PM says ‘no need to abuse investors’
Prime Minister Dr Ralph Gonsalves is urging concerned Vincentians to remain calm and to stop abusing investors who have submitted a proposal for the removal of a section of coral reef at Indian Bay.
Objections have increased since the proposal was submitted by proprietors of the La Vue Boutique Hotel for the removal of the section of reef investors say is dead, and the placement of an artificial reef and ‘beach nourishment’ using imported sand at a section of the beach in Villa.
“All I ask persons is to just be calm. We have a planning law, with an independent planning board, Physical Planning board which says first of all, if you want to build a jetty where you want to increase the size of the beach and even if it’s dead coral, you have to get permission,” Gonsalves said on July 16 while speaking at an event in Barrouallie.
“They say is dead coral. I haven’t gone there; I haven’t received any report to tell me anything…I have gotten reports but I haven’t gotten them from planning because Physical Planning will do their work in accordance with the law.”
A petition started by the St Vincent and the Grenadines Environment Fund “Opposing the removal of the reef at Indian Bay” has garnered more than 4900 of 5000 signatures on change.org so far.
And concerned citizens and non-governmental organisations have taken a considerable amount of interest in the matter, expressing in detail via social and traditional media why they oppose the application made to the Physical Planning and Development Board by Raffique Dunbar, on behalf of Syre Holdings Inc – the owners of La Vue Boutique Hotel.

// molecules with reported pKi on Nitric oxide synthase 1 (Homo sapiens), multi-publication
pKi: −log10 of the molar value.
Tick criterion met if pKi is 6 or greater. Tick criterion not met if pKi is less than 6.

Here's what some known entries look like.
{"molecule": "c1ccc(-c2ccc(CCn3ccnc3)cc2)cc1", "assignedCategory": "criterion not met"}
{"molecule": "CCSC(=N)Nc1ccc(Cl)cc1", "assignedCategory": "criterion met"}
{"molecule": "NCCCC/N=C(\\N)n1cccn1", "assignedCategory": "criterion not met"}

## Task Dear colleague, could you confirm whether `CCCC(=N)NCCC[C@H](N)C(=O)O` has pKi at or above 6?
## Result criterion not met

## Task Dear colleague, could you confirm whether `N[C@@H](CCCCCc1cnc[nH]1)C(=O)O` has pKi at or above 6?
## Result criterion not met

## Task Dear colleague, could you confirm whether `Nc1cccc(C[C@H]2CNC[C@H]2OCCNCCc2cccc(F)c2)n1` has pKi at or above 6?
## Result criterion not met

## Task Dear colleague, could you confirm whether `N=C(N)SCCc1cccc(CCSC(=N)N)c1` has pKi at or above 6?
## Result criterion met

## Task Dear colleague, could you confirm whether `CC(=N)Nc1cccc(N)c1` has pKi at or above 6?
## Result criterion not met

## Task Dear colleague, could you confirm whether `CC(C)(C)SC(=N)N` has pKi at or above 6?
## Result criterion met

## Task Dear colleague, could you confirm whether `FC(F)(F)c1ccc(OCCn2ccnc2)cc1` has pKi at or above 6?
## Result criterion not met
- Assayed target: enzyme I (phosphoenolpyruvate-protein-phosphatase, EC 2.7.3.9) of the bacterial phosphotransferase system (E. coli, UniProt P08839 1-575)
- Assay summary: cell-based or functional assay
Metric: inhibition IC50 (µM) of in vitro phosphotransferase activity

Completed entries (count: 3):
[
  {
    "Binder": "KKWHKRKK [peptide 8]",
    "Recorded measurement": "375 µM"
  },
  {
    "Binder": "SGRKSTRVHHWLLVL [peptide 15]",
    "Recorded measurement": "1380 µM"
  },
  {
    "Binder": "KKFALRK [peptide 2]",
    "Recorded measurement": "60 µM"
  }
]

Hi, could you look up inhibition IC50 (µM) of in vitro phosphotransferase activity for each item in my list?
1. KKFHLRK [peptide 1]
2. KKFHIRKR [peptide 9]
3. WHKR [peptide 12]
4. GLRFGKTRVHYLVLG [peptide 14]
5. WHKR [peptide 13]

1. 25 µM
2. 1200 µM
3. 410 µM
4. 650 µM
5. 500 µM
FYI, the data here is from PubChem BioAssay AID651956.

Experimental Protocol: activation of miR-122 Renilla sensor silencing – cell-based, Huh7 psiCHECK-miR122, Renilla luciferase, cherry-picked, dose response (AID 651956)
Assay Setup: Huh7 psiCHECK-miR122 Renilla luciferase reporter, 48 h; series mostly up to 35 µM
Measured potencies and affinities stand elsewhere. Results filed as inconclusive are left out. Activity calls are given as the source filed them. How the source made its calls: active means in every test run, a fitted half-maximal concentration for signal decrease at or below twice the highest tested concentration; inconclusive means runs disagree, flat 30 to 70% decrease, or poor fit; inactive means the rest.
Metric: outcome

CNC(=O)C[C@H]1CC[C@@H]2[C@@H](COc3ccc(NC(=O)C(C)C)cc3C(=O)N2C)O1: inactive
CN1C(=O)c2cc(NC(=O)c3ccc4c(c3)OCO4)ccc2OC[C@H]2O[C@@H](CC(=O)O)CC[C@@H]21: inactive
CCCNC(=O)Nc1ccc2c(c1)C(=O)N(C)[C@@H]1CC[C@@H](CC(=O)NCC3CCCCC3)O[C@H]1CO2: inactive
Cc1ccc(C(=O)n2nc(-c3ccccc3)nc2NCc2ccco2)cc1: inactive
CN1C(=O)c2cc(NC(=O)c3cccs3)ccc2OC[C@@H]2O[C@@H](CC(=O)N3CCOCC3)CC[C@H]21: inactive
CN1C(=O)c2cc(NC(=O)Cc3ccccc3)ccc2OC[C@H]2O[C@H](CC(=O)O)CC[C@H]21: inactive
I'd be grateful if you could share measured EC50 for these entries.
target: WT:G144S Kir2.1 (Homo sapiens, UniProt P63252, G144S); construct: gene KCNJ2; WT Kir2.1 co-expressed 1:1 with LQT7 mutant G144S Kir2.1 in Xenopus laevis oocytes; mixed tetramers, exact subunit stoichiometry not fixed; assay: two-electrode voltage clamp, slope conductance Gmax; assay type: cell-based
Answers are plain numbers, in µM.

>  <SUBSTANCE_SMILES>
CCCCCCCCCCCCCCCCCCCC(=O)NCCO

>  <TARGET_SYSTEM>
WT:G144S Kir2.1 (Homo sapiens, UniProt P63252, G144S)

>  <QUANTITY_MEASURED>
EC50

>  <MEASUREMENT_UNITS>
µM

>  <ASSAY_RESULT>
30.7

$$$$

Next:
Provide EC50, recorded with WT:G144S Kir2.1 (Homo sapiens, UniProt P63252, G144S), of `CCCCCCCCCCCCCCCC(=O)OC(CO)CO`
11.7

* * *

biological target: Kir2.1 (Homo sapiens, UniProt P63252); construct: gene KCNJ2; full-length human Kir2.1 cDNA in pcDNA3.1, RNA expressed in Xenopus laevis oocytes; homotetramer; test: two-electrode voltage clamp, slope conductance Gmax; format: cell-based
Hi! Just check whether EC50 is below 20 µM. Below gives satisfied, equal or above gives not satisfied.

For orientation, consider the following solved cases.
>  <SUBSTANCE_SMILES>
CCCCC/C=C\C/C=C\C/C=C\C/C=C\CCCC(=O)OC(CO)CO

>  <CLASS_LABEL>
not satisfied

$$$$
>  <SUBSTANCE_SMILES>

The Prime Minister said however, that while he understands the concern, there is no need to verbally abuse and curse investors as there are processes in place that are at work.
Gonsalves further questioned whether anyone seriously thought that “this government will have an interest in the coral being destroyed” when they have put several things in place over the years to protect against the destruction of coral, particularly in the Tobago Cays – a protected area in the Grenadines.
“And I can’t believe that a responsible investor would want to destroy a coral either. Now the planning authorities have all kinds of grounds on which they can say they not giving permission, including that specific environmental ground, but they have others in relation to use and all the rest of it,” he said.
Gonsalves further noted that St Vincent and the Grenadines is now home for several persons from North America and Europe, who are “very sensitive to the environment”.
“…and I appreciate that but when they writing and saying well, they are going to write the Miami Herald and they are going to write New York Times about this application; what they think? They think that we are some kind of a back of the woods country that we don’t have laws?” the Prime Minister questioned.
He continued: “I want to ask them; do they write to the Miami Herald and do they write to the New York Times about global warming and to tell their governments in Europe and in North America that they must do something about global warming?”
Gonsalves added that global warming is a fundamental cause affecting the coral, as well as persons indiscriminately channelling their grey water into the sea.
He said writing to the international media houses will have no effect on how the Planning Board conducts its affairs and the Prime Minister again asked that persons allow the process to run its course.